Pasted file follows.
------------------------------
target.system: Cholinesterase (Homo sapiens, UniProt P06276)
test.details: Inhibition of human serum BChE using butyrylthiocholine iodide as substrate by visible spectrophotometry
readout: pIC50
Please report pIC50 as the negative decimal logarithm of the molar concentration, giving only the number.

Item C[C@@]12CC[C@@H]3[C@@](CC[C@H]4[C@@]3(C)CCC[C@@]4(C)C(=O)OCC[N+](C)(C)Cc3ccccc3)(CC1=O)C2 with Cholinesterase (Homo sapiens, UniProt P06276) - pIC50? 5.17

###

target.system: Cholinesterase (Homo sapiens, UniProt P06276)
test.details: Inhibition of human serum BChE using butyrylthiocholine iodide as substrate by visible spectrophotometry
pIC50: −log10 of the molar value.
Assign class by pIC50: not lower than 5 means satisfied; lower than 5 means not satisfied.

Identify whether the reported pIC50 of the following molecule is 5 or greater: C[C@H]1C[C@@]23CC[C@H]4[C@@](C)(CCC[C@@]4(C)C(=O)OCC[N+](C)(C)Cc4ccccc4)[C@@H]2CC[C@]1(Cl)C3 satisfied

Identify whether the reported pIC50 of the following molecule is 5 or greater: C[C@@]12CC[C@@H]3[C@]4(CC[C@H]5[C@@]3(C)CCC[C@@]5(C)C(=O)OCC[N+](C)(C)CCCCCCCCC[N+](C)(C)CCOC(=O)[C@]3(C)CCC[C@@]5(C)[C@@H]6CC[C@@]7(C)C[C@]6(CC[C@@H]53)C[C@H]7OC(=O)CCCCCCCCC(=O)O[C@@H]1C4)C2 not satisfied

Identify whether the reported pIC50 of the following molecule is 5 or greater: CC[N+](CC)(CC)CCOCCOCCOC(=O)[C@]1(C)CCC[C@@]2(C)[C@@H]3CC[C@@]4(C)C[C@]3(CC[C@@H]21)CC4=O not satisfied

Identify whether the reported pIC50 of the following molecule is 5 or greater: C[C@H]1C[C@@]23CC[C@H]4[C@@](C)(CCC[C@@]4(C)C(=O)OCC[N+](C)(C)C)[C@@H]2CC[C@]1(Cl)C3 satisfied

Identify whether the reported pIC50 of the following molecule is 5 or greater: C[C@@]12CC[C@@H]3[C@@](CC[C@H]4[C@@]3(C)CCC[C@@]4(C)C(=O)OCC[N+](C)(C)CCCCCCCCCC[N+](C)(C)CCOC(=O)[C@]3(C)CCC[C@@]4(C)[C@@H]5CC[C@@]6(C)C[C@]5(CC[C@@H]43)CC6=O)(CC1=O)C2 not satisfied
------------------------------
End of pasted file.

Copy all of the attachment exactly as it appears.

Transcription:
target.system: Cholinesterase (Homo sapiens, UniProt P06276)
test.details: Inhibition of human serum BChE using butyrylthiocholine iodide as substrate by visible spectrophotometry
readout: pIC50
Please report pIC50 as the negative decimal logarithm of the molar concentration, giving only the number.

Item C[C@@]12CC[C@@H]3[C@@](CC[C@H]4[C@@]3(C)CCC[C@@]4(C)C(=O)OCC[N+](C)(C)Cc3ccccc3)(CC1=O)C2 with Cholinesterase (Homo sapiens, UniProt P06276) - pIC50? 5.17

###

target.system: Cholinesterase (Homo sapiens, UniProt P06276)
test.details: Inhibition of human serum BChE using butyrylthiocholine iodide as substrate by visible spectrophotometry
pIC50: −log10 of the molar value.
Assign class by pIC50: not lower than 5 means satisfied; lower than 5 means not satisfied.

Identify whether the reported pIC50 of the following molecule is 5 or greater: C[C@H]1C[C@@]23CC[C@H]4[C@@](C)(CCC[C@@]4(C)C(=O)OCC[N+](C)(C)Cc4ccccc4)[C@@H]2CC[C@]1(Cl)C3 satisfied

Identify whether the reported pIC50 of the following molecule is 5 or greater: C[C@@]12CC[C@@H]3[C@]4(CC[C@H]5[C@@]3(C)CCC[C@@]5(C)C(=O)OCC[N+](C)(C)CCCCCCCCC[N+](C)(C)CCOC(=O)[C@]3(C)CCC[C@@]5(C)[C@@H]6CC[C@@]7(C)C[C@]6(CC[C@@H]53)C[C@H]7OC(=O)CCCCCCCCC(=O)O[C@@H]1C4)C2 not satisfied

Identify whether the reported pIC50 of the following molecule is 5 or greater: CC[N+](CC)(CC)CCOCCOCCOC(=O)[C@]1(C)CCC[C@@]2(C)[C@@H]3CC[C@@]4(C)C[C@]3(CC[C@@H]21)CC4=O not satisfied

Identify whether the reported pIC50 of the following molecule is 5 or greater: C[C@H]1C[C@@]23CC[C@H]4[C@@](C)(CCC[C@@]4(C)C(=O)OCC[N+](C)(C)C)[C@@H]2CC[C@]1(Cl)C3 satisfied

Identify whether the reported pIC50 of the following molecule is 5 or greater: C[C@@]12CC[C@@H]3[C@@](CC[C@H]4[C@@]3(C)CCC[C@@]4(C)C(=O)OCC[N+](C)(C)CCCCCCCCCC[N+](C)(C)CCOC(=O)[C@]3(C)CCC[C@@]4(C)[C@@H]5CC[C@@]6(C)C[C@]5(CC[C@@H]43)CC6=O)(CC1=O)C2 not satisfied